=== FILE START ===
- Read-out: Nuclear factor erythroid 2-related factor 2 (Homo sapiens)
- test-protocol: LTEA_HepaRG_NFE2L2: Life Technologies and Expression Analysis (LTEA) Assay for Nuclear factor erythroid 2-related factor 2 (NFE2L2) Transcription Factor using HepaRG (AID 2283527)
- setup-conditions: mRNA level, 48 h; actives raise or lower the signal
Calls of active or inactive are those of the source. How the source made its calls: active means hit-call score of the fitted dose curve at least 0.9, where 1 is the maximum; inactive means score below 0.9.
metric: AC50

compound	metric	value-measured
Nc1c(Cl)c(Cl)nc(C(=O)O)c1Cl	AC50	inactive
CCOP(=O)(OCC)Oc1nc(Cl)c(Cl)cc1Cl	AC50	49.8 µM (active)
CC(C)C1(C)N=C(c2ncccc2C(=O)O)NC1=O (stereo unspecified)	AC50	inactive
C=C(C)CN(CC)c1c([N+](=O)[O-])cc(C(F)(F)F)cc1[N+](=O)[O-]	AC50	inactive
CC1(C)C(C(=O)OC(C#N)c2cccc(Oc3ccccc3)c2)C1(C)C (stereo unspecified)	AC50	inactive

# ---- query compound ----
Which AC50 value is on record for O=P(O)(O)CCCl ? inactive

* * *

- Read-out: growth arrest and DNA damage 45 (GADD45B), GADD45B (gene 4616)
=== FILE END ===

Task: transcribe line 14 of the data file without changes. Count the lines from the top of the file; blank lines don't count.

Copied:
* * *